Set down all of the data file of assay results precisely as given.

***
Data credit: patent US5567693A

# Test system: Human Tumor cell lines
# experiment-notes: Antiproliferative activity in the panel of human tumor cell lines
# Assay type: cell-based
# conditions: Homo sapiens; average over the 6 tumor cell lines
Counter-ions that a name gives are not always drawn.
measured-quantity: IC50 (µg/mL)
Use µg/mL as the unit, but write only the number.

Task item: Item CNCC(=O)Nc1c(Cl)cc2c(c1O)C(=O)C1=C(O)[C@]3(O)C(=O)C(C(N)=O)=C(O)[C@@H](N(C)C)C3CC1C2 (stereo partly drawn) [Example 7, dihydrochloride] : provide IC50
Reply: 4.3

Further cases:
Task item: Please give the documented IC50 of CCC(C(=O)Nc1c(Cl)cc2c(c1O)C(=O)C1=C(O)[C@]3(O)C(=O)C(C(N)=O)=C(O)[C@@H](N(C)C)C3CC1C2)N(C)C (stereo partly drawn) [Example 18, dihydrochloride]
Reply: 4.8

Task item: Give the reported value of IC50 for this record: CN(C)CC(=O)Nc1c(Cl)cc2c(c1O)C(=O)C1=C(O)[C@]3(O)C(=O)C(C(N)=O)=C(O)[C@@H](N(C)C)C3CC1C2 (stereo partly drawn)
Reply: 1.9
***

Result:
Data credit: patent US5567693A

# Test system: Human Tumor cell lines
# experiment-notes: Antiproliferative activity in the panel of human tumor cell lines
# Assay type: cell-based
# conditions: Homo sapiens; average over the 6 tumor cell lines
Counter-ions that a name gives are not always drawn.
measured-quantity: IC50 (µg/mL)
Use µg/mL as the unit, but write only the number.

Task item: Item CNCC(=O)Nc1c(Cl)cc2c(c1O)C(=O)C1=C(O)[C@]3(O)C(=O)C(C(N)=O)=C(O)[C@@H](N(C)C)C3CC1C2 (stereo partly drawn) [Example 7, dihydrochloride] : provide IC50
Reply: 4.3

Further cases:
Task item: Please give the documented IC50 of CCC(C(=O)Nc1c(Cl)cc2c(c1O)C(=O)C1=C(O)[C@]3(O)C(=O)C(C(N)=O)=C(O)[C@@H](N(C)C)C3CC1C2)N(C)C (stereo partly drawn) [Example 18, dihydrochloride]
Reply: 4.8

Task item: Give the reported value of IC50 for this record: CN(C)CC(=O)Nc1c(Cl)cc2c(c1O)C(=O)C1=C(O)[C@]3(O)C(=O)C(C(N)=O)=C(O)[C@@H](N(C)C)C3CC1C2 (stereo partly drawn)
Reply: 1.9